Study

Influence of concrete properties on the initial biological colonisation of marine artificial structures

  • Published source details Natanzi A.S., Thompson B.J., Brooks P.R., Crowe T.P. & McNally C. (2021) Influence of concrete properties on the initial biological colonisation of marine artificial structures. Ecological Engineering, 159, 106104.

Actions

This study is summarised as evidence for the following.

Action Category

Use environmentally-sensitive material on intertidal artificial structures

Action Link
Biodiversity of Marine Artificial Structures
  1. Use environmentally-sensitive material on intertidal artificial structures

    A replicated, randomized, controlled study in 2018 on an intertidal breakwater on open coastline in the Irish Sea, Ireland (Natanzi et al. 2021) found that replacing standard Portland-cement with Ground Granulated Blast-Furnace Slag (GGBS), limestone-aggregate with granite-aggregate, and omitting plasticiser in concrete settlement plates had mixed effects on microalgal and barnacle (Cirripedia) abundances, depending on the material combination, wave-exposure and species group. After one month, on the wave-sheltered side of the breakwater, microalgal biomass was higher on plates with GGBS-cement (0.14–2.48 μg/cm2) than standard-cement (0.03–0.74 μg/cm2). Barnacle abundance varied depending on the aggregate and presence of plasticiser (GGBS-cement: 316–2,961 individuals/plate; standard-cement: 603–1,869/plate). There was no significant difference in microalgal or barnacle abundance between plates with granite-aggregate (microalgae: 0.03–1.66 μg/cm2; barnacles: 316–2,961/plate) and limestone-aggregate (microalgae: 0.06–2.48 μg/cm2; barnacles: 973–2,263/plate), or between plates without and with plasticiser (microalgae: 0.06–2.48 vs 0.03–1.66 μg/cm2; barnacles: 316–2,263 vs 603–2,961/plate). On the exposed side of the breakwater, results varied depending on the cement-aggregate-plasticiser combination and species group. Concrete settlement plates (200 × 200 mm) were moulded with different cement (GGBS, standard Portland-cement), aggregates (granite, limestone) and additives (no plasticiser, plasticiser). Six plates of each binder-aggregate-additive combination were randomly arranged vertically at mid-lowshore on the wave-sheltered side of a boulder breakwater in April 2018. Two plates of each were attached on the wave-exposed side. Microalgal biomass on plates was measured using a fluorometer and barnacles were counted from photographs after 1 month.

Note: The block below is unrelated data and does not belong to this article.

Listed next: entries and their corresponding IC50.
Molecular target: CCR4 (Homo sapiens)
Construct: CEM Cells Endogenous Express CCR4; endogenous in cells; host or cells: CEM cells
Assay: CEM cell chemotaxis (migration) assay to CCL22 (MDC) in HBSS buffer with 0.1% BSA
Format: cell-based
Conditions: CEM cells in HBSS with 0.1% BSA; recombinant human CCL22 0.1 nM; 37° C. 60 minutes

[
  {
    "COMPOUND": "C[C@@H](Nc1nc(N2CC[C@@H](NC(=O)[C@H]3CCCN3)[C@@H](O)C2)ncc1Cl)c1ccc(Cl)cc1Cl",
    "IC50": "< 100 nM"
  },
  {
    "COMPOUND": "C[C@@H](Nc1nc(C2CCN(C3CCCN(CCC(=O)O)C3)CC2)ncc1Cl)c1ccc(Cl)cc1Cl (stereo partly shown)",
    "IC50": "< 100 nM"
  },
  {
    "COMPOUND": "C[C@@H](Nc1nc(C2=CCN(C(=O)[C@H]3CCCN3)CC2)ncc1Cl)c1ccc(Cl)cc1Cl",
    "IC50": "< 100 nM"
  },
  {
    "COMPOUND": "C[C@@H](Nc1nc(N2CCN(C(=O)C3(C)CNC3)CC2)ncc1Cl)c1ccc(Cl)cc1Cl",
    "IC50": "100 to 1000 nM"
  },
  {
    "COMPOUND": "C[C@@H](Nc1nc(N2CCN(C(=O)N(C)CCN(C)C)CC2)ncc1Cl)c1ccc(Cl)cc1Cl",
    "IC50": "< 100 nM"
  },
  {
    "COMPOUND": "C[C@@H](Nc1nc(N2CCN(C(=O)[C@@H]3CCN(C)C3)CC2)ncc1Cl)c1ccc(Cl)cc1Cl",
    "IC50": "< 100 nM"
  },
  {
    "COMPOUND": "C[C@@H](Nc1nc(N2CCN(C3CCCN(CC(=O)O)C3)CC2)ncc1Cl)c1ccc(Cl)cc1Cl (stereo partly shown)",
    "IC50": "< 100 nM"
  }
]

(Summarised by: Ally Evans)

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